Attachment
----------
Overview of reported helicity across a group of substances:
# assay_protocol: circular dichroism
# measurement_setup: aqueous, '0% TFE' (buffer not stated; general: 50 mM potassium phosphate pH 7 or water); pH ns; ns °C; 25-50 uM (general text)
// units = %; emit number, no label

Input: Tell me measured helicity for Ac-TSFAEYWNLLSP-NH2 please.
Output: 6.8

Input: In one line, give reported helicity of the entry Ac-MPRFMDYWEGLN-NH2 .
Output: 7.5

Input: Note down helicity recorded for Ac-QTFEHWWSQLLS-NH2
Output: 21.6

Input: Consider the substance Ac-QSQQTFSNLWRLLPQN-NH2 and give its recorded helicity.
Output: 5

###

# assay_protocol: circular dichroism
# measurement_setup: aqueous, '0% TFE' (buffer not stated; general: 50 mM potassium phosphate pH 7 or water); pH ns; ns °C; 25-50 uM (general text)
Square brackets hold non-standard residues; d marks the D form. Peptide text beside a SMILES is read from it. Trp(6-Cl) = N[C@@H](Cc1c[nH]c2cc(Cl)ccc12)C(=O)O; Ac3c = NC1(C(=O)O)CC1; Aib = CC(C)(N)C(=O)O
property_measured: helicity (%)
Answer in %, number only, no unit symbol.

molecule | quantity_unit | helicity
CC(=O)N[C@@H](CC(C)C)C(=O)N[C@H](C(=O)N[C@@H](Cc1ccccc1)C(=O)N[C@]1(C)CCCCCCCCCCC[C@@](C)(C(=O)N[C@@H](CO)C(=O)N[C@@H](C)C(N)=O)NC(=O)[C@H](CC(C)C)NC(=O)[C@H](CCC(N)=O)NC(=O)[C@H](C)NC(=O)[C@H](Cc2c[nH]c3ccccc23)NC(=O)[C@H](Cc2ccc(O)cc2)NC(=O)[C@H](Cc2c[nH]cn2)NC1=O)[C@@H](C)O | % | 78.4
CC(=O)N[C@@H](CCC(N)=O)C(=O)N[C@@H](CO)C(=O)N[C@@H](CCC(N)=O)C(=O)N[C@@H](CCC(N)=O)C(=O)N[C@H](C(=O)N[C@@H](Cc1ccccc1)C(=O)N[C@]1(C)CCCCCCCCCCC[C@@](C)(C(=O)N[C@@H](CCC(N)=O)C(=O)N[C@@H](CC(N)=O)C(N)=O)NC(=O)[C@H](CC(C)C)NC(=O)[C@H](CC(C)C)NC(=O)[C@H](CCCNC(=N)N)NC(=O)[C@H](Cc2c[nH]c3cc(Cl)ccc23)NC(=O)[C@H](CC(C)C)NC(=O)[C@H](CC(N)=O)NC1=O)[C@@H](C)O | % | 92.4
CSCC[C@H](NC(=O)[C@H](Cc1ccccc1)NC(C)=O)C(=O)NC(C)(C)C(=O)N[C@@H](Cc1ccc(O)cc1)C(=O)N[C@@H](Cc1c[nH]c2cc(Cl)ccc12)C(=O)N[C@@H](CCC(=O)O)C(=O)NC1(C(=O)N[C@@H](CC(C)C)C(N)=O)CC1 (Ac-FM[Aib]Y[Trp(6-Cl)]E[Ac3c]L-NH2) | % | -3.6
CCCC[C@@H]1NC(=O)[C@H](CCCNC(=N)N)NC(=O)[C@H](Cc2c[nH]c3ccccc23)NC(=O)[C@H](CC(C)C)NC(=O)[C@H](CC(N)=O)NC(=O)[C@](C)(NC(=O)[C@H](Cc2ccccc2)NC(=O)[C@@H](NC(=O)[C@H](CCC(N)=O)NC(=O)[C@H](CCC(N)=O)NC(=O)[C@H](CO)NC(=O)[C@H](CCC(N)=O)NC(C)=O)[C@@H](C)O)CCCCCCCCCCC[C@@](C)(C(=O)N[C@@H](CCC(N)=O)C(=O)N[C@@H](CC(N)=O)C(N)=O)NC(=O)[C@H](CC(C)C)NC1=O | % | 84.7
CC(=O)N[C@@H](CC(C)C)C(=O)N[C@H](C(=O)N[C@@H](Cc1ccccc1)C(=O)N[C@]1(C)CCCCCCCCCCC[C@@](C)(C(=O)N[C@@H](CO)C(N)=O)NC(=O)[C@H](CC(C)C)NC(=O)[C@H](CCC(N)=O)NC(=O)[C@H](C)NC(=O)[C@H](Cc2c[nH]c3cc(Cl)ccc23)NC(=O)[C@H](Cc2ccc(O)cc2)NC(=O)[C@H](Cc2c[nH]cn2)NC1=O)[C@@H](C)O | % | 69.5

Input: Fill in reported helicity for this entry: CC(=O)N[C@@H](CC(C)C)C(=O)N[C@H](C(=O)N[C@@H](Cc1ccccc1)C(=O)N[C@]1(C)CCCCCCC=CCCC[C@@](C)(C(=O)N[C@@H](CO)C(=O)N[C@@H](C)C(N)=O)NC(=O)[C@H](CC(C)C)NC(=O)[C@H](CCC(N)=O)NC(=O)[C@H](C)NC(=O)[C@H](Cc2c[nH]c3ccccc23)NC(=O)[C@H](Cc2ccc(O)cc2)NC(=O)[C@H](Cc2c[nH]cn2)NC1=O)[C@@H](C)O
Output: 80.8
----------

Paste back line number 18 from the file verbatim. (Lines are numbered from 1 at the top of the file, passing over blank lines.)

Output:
Answer in %, number only, no unit symbol.